Showing posts with label class warfare. Show all posts
Showing posts with label class warfare. Show all posts

Monday, 7 August 2017

Centrelink Mandatory Drug Testing: Australian Drug Law Reform Foundation calls on the Australian Government to stop playing games with people's lives

In its drive to universally implement the Cashless Debit Card for all welfare recipients, the Abbott Government first targeted remote indigenous communities to ‘trial’ this income management restrict and control scheme. The Turnbull Government then selected certain low-socio economic urban areas for further trials.

Now the Liberal-Nationals federal government intends to extend the reach of this card even further and from 1 July 2018 intends to impose compulsory drug testing on 5,000 new recipients of unemployment benefits – with all who test positive for alcohol or drugs being immediately placed on restricted and controlled payments regardless of their personal circumstances.

All those government MPs and senators cushioned by generous salaries and benefits from life’s vagaries have chosen this group because of the illegality of many of the drugs it will test for, as they think that all Australians will blame those with substance abuse problems and feel comfortable with the idea that they should be punished in some way.

These MPs and senators do not appear to give a toss that in an effort to eventually control the income support payments of all welfare recipients, it will socially profile and discriminate against a specific group of people with little if any positive outcomes flowing from this discrimination.

Because it is admitted that cutting off access to cash may exacerbate mental health issues, increase homelessness and lead the desperate into crime.

The Social Services Legislation Amendment (Welfare Reform) Bill 2017 which contains this measure is currently before the federal parliament and, the Senate Community Affairs Legislation Committee is due to report on this bill on 4 August 2017.

So a call has gone out……….


For 30 years, I served as the head of St Vincent's Hospital Alcohol and Drug Service in Sydney.

I have treated many thousands of patients trying to rebuild their lives in the face of alcohol and drug problems. Many have been victims of sexual abuse, violence from family members, or other devastating trauma – and most are already living on the margins of society.

That's why I'm stunned by the government's plan to strip people with alcohol and drug problems of income support payments.1

Thirty years of experience, backed by research from all over the world, tells me that you can't punish people into recovery. In fact, pushing people into poverty only serves to undermine their chance of recovery – and puts lives at risk.

Over the coming weeks, Parliament will vote on whether to implement mandatory drug testing. Doctors, nurses and allied health workers – determined to protect patients – are speaking out against the changes.

Prime Minister Turnbull assures us that the proposal to strip people of income support payments is "based on love".2 That's a hard thing to swallow given his government's failure to consult with addiction medicine experts and lack of evidence to support the trials.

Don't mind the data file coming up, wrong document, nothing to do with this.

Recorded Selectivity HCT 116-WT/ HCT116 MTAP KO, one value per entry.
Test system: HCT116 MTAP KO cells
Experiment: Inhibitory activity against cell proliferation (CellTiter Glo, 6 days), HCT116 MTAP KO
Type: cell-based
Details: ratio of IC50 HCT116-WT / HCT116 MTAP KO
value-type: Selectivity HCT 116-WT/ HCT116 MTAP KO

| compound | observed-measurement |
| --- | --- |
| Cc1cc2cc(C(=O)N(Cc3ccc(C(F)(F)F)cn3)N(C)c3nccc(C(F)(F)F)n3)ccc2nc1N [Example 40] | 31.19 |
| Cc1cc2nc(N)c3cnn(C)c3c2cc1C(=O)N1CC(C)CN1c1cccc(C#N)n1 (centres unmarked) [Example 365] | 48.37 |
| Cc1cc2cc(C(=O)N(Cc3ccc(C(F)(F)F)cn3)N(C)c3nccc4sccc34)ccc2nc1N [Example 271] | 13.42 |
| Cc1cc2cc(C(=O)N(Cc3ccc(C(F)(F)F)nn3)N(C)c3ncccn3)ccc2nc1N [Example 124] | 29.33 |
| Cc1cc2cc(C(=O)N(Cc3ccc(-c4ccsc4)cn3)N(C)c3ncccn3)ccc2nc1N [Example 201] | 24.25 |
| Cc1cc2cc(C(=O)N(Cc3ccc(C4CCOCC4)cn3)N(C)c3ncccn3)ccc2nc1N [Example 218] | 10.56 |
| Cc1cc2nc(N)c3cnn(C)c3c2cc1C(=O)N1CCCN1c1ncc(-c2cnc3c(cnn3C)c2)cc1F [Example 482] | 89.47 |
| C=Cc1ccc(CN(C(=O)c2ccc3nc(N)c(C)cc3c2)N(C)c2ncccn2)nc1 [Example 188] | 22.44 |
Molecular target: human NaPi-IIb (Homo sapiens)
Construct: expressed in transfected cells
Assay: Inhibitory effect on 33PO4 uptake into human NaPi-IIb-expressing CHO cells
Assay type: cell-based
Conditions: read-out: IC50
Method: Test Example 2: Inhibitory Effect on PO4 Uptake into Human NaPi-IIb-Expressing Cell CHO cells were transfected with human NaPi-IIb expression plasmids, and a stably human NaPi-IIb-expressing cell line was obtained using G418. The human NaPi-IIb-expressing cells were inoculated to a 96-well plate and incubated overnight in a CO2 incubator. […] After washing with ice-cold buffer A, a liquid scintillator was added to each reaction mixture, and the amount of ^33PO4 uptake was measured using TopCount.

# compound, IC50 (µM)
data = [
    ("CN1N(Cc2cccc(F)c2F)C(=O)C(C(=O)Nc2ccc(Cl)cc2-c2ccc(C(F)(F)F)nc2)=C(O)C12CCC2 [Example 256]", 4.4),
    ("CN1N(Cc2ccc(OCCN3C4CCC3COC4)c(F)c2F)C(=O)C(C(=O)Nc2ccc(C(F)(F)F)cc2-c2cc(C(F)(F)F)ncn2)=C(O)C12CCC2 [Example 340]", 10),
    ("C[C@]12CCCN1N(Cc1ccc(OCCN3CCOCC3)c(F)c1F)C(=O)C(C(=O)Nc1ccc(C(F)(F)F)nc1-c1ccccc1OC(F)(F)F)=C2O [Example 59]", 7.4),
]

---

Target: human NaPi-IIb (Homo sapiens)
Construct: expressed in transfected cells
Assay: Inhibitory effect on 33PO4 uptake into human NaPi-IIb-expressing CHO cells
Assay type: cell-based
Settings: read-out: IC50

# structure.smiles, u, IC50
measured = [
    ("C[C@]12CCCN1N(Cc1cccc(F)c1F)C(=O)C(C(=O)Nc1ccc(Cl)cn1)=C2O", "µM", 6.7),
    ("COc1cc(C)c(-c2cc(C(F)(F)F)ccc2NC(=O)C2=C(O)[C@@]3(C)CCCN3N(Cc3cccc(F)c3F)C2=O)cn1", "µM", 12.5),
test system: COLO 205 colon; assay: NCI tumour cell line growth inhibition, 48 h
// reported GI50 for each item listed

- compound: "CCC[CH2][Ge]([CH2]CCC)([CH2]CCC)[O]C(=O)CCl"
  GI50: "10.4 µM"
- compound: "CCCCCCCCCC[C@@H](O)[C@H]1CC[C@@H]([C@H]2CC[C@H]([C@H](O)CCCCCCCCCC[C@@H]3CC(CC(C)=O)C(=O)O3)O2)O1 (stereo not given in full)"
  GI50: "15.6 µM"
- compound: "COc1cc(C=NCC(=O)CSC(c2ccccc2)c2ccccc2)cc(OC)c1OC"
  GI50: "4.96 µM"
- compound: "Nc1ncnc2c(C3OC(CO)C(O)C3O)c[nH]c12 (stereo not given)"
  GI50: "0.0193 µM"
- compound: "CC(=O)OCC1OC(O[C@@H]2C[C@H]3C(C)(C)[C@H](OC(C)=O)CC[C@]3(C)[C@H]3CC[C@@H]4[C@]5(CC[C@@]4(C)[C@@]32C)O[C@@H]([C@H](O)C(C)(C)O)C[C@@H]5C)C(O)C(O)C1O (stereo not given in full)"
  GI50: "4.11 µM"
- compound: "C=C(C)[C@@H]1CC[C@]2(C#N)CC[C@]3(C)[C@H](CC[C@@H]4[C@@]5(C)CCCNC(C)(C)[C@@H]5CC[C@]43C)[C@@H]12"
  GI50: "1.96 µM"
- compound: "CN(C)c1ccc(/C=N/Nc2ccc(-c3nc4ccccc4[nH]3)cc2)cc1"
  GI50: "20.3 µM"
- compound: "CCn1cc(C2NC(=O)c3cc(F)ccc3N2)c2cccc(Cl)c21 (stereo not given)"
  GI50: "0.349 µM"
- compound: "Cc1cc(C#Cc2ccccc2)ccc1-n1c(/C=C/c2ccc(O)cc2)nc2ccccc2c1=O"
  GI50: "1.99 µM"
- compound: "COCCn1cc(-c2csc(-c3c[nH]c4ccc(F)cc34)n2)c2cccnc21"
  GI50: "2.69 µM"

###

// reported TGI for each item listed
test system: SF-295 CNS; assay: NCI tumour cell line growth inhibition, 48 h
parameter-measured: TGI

Mandatory drug testing has already been trialled and abandoned in multiple countries around the world. It's a failed policy that violates our professional commitment to do no harm. This government is forcing doctors to make an impossible choice – to break the law or to hurt our patients.

I've seen with my own eyes how medical treatment of people struggling with severe alcohol and drug problems must be guided by compassionate care and respect for their human rights.

Call on the government to stop playing political games with people's lives:


Dr Alex Wodak

President, Australian Drug Law Reform Foundation


[1] Drug testing welfare recipients is not about love, Malcolm Turnbull, it's about punishment, The Guardian, 11 May 2017

[2] Federal budget 2017: Turnbull says welfare drug test policy 'based on love', ABC News, 12 May 2017

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Tuesday, 18 July 2017

So you think it's OK to keep voting for your local Liberal or Nationals MP ?

So you think it’s OK to keep voting for your local Liberal or Nationals MP and return them to the federal parliament next year?

That all people on Centrelink income support need to do is pull up their socks and get on with it because many of those Coalition MPs have told their electorates that ‘the best welfare is a job’?

Perhaps it is time to pause and think about the possible relationship between states with low employment opportunities as well as high unemployment levels and states with high working-age suicide rates – and then consider the effect of those punitive welfare policies that first the Abbott and then the Turnbull governments have created or expanded.

Starting with this policy debacle......

ABC News, 15 July 2017:

Fines imposed on welfare recipients in a controversial work-for-the-dole scheme have soared to 300,000 in under two years, prompting renewed claims of poverty and hunger in Aboriginal communities.